PREPARE FOR ANZAC DAY – Part 1: Wearing a relative’s medals

Australian Air Force Cadets throughout South Australia and Mildura are currently preparing for their involvement in a number of Anzac commemorative activities.

CAPTION: LCDT Courtney Semmler, CCPL Lucy Tassell and CFSGT Casey Dibben of No 6 Wing, AAFC, will honour the military service of their forebears during this year’s Anzac commemoration period, by wearing their medals.

They are busy confirming that their Service Dress uniforms fit properly and their Hat Fur Felt brims are flat – and some are even making sure their medals are ready for wear.

Cadets wearing medals? Yes, cadets may wear on their Service Dress uniform (on the right breast) the medals of a deceased relative, passed down in a direct line from grandparents to parents.

Cadets may not wear the medals of a relative who is still living, and medals may not be worn by members of Catafalque Parties.

Cadet Flight Sergeant Casey Dibben will wear the medals of her maternal great-grandfather Private Geoffrey Whiteman (1922-1985) from Williamstown, SA. She will honour his service during World War Two with the 18th Garrison Battalion and then in New Guinea with the 6th Australian Division Workshops AIF (Australian Electrical & Mechanical Engineers).

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Cadet Corporal Lucy Tassell will honour the service of her great-grandfather Owen Forrest (1924-2015) during and immediately after World War Two, with the Australian Military Forces (Militia) and then as a Leading Aircraftman with the RAAF in the South West Pacific Area.

Leading Cadet Courtney Semmler will pay tribute to her great-great-grandfather Francis Wotzko (1884-1951), who served in both World Wars.

Frank Wotzko was aged 30 when he enlisted in the Australian Imperial Force on 23 November 1914, serving with the 3rd Light Horse Regiment AIF (dismounted) at Gallipoli.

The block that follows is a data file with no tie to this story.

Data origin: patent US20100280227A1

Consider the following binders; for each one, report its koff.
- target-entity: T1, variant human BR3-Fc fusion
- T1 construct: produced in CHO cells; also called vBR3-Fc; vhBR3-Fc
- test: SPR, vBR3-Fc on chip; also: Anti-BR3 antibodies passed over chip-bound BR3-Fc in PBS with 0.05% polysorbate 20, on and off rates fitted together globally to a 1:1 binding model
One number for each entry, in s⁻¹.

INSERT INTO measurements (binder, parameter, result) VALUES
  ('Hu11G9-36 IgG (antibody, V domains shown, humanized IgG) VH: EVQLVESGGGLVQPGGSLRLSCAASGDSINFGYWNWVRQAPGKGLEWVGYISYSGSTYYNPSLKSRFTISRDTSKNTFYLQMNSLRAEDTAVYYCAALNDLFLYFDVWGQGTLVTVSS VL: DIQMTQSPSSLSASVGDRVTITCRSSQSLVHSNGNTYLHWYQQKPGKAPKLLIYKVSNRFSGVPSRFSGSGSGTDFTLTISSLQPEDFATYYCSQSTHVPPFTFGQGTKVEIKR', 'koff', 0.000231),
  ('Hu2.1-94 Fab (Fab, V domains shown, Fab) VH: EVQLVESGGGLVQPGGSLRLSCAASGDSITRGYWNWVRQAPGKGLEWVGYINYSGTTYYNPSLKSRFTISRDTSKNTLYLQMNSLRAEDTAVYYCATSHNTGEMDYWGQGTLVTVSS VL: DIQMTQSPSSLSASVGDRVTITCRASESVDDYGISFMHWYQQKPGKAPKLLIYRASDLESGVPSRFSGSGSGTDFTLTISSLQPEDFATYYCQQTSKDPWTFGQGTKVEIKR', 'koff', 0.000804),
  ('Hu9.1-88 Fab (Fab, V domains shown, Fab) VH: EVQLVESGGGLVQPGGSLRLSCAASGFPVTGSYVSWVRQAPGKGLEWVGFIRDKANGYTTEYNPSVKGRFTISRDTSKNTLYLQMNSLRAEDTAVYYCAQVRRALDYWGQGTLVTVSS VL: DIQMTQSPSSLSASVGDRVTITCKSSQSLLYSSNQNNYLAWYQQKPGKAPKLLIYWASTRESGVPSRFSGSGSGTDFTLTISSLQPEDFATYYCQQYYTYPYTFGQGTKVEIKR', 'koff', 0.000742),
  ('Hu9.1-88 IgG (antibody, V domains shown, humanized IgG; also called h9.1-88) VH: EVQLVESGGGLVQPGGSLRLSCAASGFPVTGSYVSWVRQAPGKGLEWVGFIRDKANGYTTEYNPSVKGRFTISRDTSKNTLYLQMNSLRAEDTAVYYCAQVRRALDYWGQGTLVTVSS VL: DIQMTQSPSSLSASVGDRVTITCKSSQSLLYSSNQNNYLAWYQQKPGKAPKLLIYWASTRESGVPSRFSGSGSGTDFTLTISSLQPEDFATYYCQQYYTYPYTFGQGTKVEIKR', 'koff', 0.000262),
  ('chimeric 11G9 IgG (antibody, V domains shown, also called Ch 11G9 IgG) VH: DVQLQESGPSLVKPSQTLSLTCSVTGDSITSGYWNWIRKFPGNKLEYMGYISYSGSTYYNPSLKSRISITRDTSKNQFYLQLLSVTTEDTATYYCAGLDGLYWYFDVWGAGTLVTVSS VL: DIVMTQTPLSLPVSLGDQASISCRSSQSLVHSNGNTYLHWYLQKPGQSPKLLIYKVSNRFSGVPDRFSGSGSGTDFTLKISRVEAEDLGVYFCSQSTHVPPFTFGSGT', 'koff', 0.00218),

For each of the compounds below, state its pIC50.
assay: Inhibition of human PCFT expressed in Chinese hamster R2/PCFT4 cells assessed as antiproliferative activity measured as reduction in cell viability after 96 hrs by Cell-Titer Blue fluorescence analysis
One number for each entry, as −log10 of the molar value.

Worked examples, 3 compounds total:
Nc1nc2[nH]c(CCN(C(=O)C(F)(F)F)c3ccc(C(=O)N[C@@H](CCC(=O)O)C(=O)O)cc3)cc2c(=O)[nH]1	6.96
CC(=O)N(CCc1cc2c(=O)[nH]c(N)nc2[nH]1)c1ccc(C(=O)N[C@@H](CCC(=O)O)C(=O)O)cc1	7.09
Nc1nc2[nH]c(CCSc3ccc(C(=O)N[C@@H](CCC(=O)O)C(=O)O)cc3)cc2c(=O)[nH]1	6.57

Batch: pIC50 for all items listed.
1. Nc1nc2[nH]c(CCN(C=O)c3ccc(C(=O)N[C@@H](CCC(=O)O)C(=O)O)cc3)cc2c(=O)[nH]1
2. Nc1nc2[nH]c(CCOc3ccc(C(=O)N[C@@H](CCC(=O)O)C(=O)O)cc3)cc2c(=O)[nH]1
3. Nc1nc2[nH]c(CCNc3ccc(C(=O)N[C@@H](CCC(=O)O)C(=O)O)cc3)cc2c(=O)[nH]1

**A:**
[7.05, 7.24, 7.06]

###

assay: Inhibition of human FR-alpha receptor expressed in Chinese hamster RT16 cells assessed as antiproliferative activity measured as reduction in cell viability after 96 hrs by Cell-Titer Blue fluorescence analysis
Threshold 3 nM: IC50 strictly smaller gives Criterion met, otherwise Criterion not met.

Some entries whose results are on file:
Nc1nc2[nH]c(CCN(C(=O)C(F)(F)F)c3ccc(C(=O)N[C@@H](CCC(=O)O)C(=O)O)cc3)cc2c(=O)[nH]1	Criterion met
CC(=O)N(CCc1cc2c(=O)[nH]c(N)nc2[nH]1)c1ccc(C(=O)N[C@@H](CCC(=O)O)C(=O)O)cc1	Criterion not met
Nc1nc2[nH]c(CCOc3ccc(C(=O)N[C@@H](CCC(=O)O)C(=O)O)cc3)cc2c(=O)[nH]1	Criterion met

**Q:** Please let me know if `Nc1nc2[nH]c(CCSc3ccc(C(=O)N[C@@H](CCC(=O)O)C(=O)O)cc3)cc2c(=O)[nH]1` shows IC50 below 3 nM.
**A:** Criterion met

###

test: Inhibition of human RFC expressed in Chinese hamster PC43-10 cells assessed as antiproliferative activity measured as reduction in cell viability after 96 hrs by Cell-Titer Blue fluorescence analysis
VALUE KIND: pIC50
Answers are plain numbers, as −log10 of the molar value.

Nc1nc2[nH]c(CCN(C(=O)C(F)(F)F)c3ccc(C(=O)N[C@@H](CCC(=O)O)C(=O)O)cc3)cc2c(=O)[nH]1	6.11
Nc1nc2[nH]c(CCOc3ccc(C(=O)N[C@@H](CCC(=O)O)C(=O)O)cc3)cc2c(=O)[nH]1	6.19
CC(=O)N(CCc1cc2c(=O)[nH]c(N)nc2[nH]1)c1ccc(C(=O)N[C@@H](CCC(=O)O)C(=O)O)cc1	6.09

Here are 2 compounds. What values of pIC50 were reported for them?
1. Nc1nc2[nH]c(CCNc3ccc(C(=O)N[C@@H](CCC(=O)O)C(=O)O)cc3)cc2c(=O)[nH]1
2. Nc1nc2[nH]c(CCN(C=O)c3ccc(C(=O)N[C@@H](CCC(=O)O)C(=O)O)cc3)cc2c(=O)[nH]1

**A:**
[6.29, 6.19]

He then served as a driver with the 2nd Divisional Ammunition Column in Egypt and in France, and with the 15th Field Artillery Battery, 5th Field Artillery Brigade AIF in France and Belgium until after the Armistice.

Surprisingly perhaps, Frank Wotzko volunteered again in 1939 – as a 55 year old – and served with the 4th Garrison Battalion early in the war, guarding Adelaide’s vital assets including the cable station at Grange, the radio mast at Rosewater and various ammunition depots.

Flying Officer (AAFC) Paul Rosenzweig, 6 Wing’s Public Affairs & Communication Officer, said, “Participating in commemorative events gives cadets the opportunity to reflect on the military service of their ancestors, bridging the generations and laying a foundation of honour and respect which will follow them through their life and career”.

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Brian Hartigan

Managing Editor Contact Publishing Pty Ltd PO Box 3091 Minnamurra NSW 2533 AUSTRALIA

One thought on “PREPARE FOR ANZAC DAY – Part 1: Wearing a relative’s medals

  • 22/04/2018 at 4:12 pm
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    The Australian Air Force Cadets (AAFC) is a youth oriented organisation which operates in a military and aviation environment. For recruitment enquiries (staff, cadet or as an aviation instructor) in South Australia and Mildura pls contact:
    paco.6wg (at) aafc.org.au

    Reply

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